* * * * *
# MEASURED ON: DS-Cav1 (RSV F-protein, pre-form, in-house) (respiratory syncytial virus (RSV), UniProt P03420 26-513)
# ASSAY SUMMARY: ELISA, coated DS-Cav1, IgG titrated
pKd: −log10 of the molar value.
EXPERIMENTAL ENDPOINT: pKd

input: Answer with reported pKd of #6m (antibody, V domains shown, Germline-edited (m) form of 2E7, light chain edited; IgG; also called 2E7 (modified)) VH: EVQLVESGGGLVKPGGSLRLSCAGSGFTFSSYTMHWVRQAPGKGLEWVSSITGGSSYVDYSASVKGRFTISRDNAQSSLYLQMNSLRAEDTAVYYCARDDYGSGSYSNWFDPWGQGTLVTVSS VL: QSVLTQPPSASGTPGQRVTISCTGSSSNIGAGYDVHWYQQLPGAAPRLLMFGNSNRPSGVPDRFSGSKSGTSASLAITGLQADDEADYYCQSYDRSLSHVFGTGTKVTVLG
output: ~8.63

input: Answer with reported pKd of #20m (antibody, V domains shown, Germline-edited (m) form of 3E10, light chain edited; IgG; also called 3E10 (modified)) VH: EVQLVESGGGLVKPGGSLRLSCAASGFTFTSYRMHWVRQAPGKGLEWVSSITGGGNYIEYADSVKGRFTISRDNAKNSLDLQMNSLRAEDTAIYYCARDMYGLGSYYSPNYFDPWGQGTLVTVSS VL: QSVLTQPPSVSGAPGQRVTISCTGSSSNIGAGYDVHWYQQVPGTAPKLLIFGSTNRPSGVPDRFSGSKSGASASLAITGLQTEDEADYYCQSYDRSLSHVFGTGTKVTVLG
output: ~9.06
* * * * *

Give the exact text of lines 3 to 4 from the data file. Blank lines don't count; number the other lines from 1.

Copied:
pKd: −log10 of the molar value.
EXPERIMENTAL ENDPOINT: pKd